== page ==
In Value and Capital, Hicks also expressed doubts whether it would be possible to analyze the economic fluctuations characterizing the business cycle using a model of pure intertemporal equilibrium. He proposed an alternative approach for analyzing fluctuations which he called the method of temporary equilibrium. The essence of the temporary-equilibrium method is to analyze the behavior of an economy under the assumption that all markets for current delivery clear (in some not entirely clear sense of the term “clear”) while understanding that demand and supply in current markets depend not only on current prices but also upon expected future prices, and that the failure of current prices to equal what they had been expected to be is a potential cause for the plans that economic agents are trying to execute to be modified and possibly abandoned. In the Pure Theory of Capital, Hayek discussed Hicks’s temporary-equilibrium method a possible method of achieving the modification in the Walrasian method that he himself had proposed in Monetary Theory and the Trade Cycle. But after a brief critical discussion of the method, he dismissed it for reasons that remain obscure. Hayek’s rejection of the temporary-equilibrium method seems in retrospect to have been one of Hayek’s worst theoretical — or perhaps, meta-theoretical — blunders.

Decades later, C. J. Bliss developed the concept of temporary equilibrium to show that temporary equilibrium method can rationalize both holding an asset purely for its services as a medium of exchange and the existence of financial intermediaries (private banks) that supply financial assets held exclusively to serve as a medium of exchange. In such a temporary-equilibrium model with financial intermediaries, it seems possible to model not only the existence of private suppliers of a medium of exchange, but also the conditions – in a very general sense — under which the system of financial intermediaries breaks down. The key variable of course is vectors of expected prices subject to which the plans of individual households, business firms, and financial intermediaries are optimized. The critical point that emerges from Bliss’s analysis is that there are sets of expected prices, which if held by agents, are inconsistent with the existence of even a temporary equilibrium. Thus price flexibility in current market cannot, in principle, result in even a temporary equilibrium, because there is no price vector of current price in markets for present delivery that solves the temporary-equilibrium system. Even perfect price flexibility doesn’t lead to equilibrium if the equilibrium does not exist. And the equilibrium cannot exist if price expectations are in some sense “too far out of whack.”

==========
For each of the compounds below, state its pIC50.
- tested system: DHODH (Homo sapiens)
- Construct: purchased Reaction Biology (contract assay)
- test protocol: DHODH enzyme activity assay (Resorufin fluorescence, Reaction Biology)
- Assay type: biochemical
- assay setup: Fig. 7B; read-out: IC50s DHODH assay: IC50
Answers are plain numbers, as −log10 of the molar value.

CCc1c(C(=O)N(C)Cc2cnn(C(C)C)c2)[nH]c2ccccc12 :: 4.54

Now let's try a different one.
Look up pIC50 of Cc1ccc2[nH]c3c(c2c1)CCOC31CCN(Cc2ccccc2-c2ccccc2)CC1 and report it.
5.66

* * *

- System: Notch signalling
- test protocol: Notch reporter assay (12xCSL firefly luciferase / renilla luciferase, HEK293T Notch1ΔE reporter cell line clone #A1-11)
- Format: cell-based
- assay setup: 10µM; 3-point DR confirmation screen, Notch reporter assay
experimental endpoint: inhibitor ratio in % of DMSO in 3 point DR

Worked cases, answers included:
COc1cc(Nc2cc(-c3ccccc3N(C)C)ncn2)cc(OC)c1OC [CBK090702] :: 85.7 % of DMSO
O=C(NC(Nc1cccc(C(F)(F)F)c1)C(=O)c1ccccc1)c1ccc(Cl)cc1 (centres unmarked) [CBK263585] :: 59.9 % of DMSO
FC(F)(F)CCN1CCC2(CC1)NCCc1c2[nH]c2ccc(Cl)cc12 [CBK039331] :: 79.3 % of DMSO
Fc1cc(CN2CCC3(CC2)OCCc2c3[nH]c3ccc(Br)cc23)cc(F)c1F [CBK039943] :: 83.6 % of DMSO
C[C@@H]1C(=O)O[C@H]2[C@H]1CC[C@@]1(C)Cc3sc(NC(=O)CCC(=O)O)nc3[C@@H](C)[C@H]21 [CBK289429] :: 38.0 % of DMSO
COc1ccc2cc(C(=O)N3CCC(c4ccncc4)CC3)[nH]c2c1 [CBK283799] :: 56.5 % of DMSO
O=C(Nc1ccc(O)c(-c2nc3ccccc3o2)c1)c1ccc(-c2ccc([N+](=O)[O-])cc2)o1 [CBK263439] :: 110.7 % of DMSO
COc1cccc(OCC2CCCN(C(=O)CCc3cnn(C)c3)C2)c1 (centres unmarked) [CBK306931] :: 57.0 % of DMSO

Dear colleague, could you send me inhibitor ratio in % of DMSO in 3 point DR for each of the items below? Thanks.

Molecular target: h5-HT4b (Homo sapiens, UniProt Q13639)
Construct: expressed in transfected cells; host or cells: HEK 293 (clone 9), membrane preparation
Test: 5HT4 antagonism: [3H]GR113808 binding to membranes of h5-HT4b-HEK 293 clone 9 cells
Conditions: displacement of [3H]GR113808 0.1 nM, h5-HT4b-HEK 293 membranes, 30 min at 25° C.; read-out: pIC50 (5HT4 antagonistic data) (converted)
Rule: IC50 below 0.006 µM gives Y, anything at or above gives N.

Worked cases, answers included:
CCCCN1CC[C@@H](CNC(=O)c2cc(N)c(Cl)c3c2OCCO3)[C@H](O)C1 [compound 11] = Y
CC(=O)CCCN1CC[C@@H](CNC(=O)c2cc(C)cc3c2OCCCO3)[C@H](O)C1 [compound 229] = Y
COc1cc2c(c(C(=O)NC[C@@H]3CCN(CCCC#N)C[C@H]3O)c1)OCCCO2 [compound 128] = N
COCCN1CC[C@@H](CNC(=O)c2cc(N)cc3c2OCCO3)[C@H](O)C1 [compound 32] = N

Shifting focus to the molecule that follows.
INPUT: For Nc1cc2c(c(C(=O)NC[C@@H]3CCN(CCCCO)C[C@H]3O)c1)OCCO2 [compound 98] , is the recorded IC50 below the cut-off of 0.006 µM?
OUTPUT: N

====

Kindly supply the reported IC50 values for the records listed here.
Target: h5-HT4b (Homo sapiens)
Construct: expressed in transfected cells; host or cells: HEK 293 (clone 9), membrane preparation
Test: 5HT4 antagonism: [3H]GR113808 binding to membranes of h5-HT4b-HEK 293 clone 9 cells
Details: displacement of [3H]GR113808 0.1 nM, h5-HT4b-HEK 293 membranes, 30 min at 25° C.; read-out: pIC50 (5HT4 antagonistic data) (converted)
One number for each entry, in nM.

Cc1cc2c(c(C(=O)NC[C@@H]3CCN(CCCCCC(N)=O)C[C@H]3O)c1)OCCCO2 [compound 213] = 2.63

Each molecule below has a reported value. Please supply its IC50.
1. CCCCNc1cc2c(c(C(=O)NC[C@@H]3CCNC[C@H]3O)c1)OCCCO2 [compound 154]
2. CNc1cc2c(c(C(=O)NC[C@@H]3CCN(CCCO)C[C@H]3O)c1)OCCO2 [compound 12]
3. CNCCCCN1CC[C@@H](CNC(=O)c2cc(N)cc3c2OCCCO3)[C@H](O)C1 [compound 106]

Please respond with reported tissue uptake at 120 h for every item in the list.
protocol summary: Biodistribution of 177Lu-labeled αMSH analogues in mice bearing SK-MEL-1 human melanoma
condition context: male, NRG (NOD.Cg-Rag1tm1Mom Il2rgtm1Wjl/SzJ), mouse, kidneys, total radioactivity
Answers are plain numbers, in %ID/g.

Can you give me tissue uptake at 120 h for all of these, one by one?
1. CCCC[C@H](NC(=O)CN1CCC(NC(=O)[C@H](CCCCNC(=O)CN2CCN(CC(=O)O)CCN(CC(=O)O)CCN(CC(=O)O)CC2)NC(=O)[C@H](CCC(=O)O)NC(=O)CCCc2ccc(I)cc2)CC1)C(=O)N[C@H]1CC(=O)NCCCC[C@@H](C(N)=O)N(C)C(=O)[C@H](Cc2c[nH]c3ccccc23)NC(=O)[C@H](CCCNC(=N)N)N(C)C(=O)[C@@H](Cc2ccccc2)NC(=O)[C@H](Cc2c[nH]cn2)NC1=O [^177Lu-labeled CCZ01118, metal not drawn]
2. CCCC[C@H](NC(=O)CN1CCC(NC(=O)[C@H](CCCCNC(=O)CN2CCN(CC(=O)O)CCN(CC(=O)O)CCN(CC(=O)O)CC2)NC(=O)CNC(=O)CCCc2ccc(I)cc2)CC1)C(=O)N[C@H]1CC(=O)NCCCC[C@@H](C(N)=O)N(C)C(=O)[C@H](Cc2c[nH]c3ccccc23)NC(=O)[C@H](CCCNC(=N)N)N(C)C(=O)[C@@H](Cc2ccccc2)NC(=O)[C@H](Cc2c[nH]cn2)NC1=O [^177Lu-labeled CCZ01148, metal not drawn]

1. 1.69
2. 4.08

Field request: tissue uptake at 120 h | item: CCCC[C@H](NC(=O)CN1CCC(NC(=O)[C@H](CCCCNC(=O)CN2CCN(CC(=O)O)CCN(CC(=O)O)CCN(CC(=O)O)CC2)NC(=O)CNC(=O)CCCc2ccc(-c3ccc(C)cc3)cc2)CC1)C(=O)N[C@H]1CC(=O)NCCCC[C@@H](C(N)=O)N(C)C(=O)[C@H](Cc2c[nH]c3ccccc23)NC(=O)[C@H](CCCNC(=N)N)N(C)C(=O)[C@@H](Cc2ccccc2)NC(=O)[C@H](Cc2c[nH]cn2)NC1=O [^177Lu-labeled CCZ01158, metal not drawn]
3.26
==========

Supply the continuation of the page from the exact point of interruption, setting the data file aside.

Expected prices are thus, necessarily, equilibrating variables. But there is no economic mechanism that tends to cause the adjustment of expected prices so that they are consistent with the existence of even a temporary equilibrium, much less a full equilibrium.

Unfortunately, modern macroeconomics continues to neglect the temporary-equilibrium method; instead macroeconomists have for the most part insisted on the adoption of the rational-expectations hypothesis, a hypothesis that elevates question-begging to the status of a fundamental axiom of rationality. The crucial error in the rational-expectations hypothesis was to misunderstand the role of the comparative-statics method developed by Samuelson in The Foundations of Economic Analysis. The role of the comparative-statics method is to isolate the pure theoretical effect of a parameter change under a ceteris-paribus assumption. Such an effect could be derived only by comparing two equilibria under the assumption of a locally unique and stable equilibrium before and after the parameter change. But the method of comparative statics is completely inappropriate to most macroeconomic problems which are precisely concerned with the failure of the economy to achieve, or even to approximate, the unique and stable equilibrium state posited by the comparative-statics method.

Moreover, the original empirical application of the rational-expectations hypothesis by Muth was in the context of the behavior of a single market in which the market was dominated by well-informed specialists who could be presumed to have well-founded expectations of future prices conditional on a relatively stable economic environment. Under conditions of macroeconomic instability, there is good reason to doubt that the accumulated knowledge and experience of market participants would enable agents to form accurate expectations of the future course of prices even in those markets about which they expert knowledge. Insofar as the rational expectations hypothesis has any claim to empirical relevance it is only in the context of stable market situations that can be assumed to be already operating in the neighborhood of an equilibrium. For the kinds of problems that macroeconomists are really trying to answer that assumption is neither relevant nor appropriate.